David Stewart, Raineffects Director and Consultant Hydrologist

  • More than 30 years experience in working with and understanding water resources
  • Has developed a broad knowledge of water resource assessment and investigation
  • Derives and/or analysing river flows and interprets impacts of water abstraction on flows
  • Assesses the practicality of proposed policies and rules in Water Plans
  • Worked in the local government sector before setting up own consultancy. Both for the Otago Catchment Board and more recently for the Otago Regional Council
  • Clients range from farmers and their water needs to large organisations working through the water resource consent or water planning processes
  • Well-known commentator on local and national network radio news bulletins, local newspapers, and local and national television channels
  • Expert observations occasionally prompting front-page stories and headlines in the various media
  • BSc in Geography from the University of Otago, Postgraduate Certificate in Engineering Hydrology from the University of New South Wales in Sydney, and a Soil and Water Conservation Certificate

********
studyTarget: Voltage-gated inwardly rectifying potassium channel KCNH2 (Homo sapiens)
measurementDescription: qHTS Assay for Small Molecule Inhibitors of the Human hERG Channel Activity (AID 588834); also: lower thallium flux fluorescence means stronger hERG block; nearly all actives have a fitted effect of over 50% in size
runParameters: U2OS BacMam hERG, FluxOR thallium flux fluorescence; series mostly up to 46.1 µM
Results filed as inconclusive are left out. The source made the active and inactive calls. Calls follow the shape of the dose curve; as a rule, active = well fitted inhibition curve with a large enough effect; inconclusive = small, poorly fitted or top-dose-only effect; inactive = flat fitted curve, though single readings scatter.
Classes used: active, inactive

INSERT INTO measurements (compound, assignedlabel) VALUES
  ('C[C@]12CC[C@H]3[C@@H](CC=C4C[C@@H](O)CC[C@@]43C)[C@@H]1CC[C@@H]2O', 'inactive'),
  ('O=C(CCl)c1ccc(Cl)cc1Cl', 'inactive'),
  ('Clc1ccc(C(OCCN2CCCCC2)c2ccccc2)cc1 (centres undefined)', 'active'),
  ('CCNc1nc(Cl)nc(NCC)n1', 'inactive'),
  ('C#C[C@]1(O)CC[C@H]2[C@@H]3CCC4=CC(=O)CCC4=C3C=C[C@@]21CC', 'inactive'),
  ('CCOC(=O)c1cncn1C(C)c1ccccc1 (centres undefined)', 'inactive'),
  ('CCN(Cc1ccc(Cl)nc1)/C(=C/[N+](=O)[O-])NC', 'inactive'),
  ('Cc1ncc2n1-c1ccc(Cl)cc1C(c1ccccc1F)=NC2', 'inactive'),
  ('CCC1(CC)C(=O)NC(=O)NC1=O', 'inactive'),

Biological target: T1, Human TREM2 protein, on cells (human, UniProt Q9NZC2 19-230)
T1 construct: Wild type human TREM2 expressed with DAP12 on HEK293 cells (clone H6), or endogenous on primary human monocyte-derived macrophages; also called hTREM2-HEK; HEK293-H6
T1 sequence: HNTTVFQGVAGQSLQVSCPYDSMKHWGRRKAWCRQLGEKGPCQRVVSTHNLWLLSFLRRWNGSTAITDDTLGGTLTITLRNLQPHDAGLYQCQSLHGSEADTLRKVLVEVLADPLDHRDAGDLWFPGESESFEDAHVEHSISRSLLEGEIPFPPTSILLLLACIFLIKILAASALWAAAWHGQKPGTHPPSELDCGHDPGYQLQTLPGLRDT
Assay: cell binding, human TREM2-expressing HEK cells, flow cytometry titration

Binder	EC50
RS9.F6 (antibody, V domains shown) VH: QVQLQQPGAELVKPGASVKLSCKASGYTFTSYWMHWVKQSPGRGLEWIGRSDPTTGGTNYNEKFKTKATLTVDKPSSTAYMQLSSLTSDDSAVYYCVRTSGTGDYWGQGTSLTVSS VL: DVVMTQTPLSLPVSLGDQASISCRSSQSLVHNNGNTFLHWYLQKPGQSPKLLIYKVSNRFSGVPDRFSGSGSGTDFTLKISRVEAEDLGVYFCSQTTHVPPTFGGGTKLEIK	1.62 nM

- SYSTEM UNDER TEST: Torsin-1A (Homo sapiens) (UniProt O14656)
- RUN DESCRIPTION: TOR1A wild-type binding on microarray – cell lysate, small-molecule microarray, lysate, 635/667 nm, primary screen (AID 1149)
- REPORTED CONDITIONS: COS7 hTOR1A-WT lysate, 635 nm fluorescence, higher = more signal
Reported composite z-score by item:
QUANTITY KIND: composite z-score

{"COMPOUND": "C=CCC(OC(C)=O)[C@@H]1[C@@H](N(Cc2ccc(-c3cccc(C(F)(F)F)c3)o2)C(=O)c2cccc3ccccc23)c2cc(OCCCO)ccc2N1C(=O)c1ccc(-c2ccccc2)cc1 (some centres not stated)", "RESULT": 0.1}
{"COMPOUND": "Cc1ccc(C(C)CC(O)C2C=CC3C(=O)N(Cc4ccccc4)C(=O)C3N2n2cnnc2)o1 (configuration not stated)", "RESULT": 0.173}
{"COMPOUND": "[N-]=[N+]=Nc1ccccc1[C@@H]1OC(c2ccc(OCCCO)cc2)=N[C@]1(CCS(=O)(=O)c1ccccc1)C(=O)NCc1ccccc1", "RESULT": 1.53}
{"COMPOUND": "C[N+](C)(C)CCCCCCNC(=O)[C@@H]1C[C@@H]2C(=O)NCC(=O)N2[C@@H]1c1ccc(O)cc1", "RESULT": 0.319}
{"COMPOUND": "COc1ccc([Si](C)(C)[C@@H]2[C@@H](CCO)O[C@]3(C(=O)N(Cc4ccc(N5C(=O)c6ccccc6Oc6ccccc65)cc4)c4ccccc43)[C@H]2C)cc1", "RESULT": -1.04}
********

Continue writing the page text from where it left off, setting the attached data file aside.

Just 30% of All Water is Potentially Accessible for Use

Water is an irreplaceable and difficult natural resource to manage. Sixty percent is in either polar or glacial ice or water vapour. The remaining thirty percent of fresh water is in liquid form and potentially accessible for human use and management.

Water is an essential resource for human, animal and plant health. However, natural waters can become non-renewable by human actions such as contamination, modification of land where all of the water (surface and groundwater) flows to the lowest point or disproportionate extraction.

Access to water is a basic human right and clean, inexpensive water improves both personal and social health.

Decisions about water concern many interested parties or stakeholders. Decisions about water in one area could have sweeping implications in others.